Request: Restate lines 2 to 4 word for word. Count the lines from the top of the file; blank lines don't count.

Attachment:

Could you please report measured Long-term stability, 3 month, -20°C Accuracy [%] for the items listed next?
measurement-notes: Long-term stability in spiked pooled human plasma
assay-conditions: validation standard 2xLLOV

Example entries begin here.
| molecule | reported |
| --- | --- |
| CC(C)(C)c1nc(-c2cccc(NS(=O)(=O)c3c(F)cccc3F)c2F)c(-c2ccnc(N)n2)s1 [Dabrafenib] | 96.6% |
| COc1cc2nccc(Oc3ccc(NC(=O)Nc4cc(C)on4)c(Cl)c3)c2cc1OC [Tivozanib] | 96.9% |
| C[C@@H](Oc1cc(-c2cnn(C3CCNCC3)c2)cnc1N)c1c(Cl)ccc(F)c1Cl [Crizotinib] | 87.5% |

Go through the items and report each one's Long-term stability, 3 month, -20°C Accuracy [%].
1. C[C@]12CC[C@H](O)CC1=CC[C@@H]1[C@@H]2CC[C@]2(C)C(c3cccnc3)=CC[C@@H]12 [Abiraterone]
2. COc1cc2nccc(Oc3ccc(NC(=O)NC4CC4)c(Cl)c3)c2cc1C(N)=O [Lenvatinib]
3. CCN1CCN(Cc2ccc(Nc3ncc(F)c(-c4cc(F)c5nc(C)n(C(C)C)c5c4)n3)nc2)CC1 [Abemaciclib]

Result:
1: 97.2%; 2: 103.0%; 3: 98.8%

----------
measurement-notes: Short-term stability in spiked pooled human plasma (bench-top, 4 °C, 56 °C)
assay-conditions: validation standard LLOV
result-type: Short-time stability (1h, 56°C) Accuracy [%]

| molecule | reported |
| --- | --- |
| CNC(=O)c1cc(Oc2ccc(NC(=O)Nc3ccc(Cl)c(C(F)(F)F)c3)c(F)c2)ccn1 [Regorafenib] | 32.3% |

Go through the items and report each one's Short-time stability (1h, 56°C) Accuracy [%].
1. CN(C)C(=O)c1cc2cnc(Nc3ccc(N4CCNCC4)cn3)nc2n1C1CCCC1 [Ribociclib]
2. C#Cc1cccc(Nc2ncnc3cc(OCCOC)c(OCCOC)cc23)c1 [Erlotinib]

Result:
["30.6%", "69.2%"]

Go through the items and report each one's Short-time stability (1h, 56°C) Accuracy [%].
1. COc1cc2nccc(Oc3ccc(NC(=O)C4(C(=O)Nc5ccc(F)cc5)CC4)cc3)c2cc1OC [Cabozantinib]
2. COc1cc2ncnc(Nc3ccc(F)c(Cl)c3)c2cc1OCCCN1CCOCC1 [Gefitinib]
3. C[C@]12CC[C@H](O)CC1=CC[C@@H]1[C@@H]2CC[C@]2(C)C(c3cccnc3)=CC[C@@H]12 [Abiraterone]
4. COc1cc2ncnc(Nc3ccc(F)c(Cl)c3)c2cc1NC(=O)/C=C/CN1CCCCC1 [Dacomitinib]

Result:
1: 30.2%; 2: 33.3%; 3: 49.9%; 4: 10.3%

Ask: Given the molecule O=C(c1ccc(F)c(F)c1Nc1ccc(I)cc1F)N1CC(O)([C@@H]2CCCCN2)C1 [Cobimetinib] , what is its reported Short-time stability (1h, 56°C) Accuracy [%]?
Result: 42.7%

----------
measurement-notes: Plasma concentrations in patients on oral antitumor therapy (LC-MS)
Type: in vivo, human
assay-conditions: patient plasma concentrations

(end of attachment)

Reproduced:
measurement-notes: Long-term stability in spiked pooled human plasma
assay-conditions: validation standard 2xLLOV

Example entries begin here.